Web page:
Budha Pournamy With A Difference
by Elizabeth Menon
It was May 1974: ‘Budha smiled’ in Pokhran, when India entered the nuclear age with the blessings of Mrs Indira Gandhi. Twenty-four years later Budha Pournamy on 11 May 1998, sent shock waves across the world. India chose the auspicious day to gatecrash into the world’s most exclusive nuclear club. The great nation decided to play the game as a nuclear power and the underground explosions were conducted in the desert sands of Pokhran. It was the culmination of years of research and dedication that finally showed India’s nuclear capability to the rest of the world. There was euphoria on the streets of India - it was a symbol of national achievement and hence the celebrations. We dream of a world where people live in complete harmony: a world in which there is no need for nuclear power for self defence - a world with no war - a world filled with music and love. It is an ideal world; but we do not live in an ideal world yet! Till such hopes and dreams are fulfilled, nations may feel justified in conducting nuclear research and tests so that they are able to defend themselves.
Rajiv Gandhi believed in Global disarmament and tried to achieve this goal while he was the Prime Minister. Indira Gandhi maintained that the test in 1974 was for “peaceful purposes”. It started with Homi Jehangir Bhabha who built the nuclear establishment near Bombay, when Jawaharlal Nehru was the Prime Minister. Nehru was well aware of the importance of nuclear science and Homi Bhabha was his answer. Peaceful application of nuclear science has always been the mission for great men like Nehru, Bhabha and Vikram Sarabhai. Have we forgotten this concept? It was a great surprise to the world that there were only a few protests in India, against the explosion. An average person on the street may not know much about nuclear science or test-ban treaties: to him, the nuclear tests were symbols of national pride and achievement.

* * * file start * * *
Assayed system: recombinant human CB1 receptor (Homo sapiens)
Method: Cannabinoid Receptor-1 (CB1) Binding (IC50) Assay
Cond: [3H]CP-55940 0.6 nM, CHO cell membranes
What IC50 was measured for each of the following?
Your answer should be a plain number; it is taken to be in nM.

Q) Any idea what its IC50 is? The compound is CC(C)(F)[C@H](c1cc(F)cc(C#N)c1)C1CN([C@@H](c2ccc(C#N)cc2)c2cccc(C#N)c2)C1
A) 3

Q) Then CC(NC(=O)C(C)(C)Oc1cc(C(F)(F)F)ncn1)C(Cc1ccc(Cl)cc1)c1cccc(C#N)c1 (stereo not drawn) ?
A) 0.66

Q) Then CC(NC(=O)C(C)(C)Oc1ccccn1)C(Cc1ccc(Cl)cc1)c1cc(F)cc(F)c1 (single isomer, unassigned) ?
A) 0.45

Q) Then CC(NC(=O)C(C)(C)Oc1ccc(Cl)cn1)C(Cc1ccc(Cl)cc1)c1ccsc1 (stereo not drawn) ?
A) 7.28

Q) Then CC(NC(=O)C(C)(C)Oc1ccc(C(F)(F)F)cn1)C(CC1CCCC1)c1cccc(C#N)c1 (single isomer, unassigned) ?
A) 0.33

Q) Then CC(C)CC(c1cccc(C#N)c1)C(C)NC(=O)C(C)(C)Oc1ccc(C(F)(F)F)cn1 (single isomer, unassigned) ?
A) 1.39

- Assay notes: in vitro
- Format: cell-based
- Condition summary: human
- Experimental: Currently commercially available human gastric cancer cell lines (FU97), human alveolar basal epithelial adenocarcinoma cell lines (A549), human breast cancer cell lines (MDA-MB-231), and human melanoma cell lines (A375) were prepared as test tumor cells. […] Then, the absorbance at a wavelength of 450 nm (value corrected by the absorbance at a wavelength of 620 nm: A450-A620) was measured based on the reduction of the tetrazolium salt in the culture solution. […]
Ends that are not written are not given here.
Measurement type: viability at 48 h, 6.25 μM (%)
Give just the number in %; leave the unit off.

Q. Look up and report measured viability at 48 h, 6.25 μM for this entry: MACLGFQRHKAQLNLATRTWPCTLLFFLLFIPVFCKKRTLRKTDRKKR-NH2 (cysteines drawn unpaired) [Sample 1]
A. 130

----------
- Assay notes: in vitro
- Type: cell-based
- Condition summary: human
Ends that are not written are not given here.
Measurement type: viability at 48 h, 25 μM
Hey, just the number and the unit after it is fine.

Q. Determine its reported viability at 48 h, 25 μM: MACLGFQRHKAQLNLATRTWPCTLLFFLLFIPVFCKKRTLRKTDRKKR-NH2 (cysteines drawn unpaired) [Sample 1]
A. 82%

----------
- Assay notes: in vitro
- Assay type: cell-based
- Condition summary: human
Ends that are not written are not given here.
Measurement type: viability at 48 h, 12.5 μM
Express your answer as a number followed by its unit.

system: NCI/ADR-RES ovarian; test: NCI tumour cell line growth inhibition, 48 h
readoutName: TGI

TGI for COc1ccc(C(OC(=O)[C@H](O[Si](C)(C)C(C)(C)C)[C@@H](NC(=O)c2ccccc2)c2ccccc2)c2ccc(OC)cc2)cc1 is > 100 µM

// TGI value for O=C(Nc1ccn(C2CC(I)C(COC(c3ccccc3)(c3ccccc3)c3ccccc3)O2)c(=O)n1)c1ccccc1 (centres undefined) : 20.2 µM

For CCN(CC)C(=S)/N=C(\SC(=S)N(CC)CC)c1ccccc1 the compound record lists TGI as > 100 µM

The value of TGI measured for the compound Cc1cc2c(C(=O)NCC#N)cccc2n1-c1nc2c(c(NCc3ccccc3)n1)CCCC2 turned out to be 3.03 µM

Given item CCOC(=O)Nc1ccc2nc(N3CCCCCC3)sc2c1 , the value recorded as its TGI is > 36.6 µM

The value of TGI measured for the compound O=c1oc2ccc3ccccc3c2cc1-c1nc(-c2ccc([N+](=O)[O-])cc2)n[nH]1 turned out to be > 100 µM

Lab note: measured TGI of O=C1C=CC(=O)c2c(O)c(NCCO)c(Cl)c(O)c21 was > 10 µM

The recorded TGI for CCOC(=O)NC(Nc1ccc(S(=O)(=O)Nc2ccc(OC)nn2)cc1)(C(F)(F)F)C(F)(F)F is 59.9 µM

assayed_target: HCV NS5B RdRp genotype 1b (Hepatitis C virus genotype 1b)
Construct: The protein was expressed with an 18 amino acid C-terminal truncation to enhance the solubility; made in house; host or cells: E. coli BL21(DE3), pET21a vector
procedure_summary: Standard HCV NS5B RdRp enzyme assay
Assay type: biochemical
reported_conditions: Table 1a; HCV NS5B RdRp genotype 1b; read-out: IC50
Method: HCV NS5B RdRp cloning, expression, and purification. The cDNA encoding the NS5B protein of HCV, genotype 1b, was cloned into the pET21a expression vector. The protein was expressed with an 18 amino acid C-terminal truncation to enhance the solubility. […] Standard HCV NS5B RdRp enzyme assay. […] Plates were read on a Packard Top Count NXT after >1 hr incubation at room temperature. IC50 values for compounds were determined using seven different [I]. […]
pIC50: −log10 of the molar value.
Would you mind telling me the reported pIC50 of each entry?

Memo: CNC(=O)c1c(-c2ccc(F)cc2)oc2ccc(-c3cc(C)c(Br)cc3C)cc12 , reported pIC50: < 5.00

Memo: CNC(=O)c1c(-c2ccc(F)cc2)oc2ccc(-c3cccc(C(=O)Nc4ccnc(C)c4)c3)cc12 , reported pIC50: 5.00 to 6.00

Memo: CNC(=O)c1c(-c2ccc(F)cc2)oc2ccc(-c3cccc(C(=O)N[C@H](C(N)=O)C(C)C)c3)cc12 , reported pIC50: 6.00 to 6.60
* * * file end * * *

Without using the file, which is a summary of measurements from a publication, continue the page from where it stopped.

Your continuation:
Mr R. Chidambaram, current head of the Atomic Energy Commission, who had a great part in drafting the convention on Nuclear Safety in1994, was the main force behind ‘Operation Shakthi’. He maintained that the five underground nuclear tests conducted in two stages were well within the limits of nuclear non- proliferation treaty (NPT) He also insisted that these tests were aimed at self preservation and self defence. India has not violated any international treaty as it is neither a signatory to NPT nor the Comprehensive Test Ban Treaty (CTBT) It is important to remember that India has never attacked another country: the Indo-China and Pakistan wars were in self defence. According to Mr Chidambaram, India still aims to use the nuclear power for peace and self defence.
The international response to the Nuclear tests has been quick and hypocritical; the underlying hypocrisy in imposing sanctions on India was quite obvious. When France conducted the nuclear tests a few years ago, there was no talk of sanctions! India has made a stand on the nuclear option and therefore, should be prepared to face the adverse reactions from the rest of the world. Sanctions may do some good, forcing the country to strengthen its capabilities without having to rely on foreign support. The nuclear test was probably a protest against hypocrisy and ‘nuclear discrimination’ and to restore nation’s pride. One only hopes that this does not trigger a nuclear race in the region. Now that India has shown its nuclear strength, perhaps this is the time to sign the CTBT and concentrate on tackling the socio-economic problems.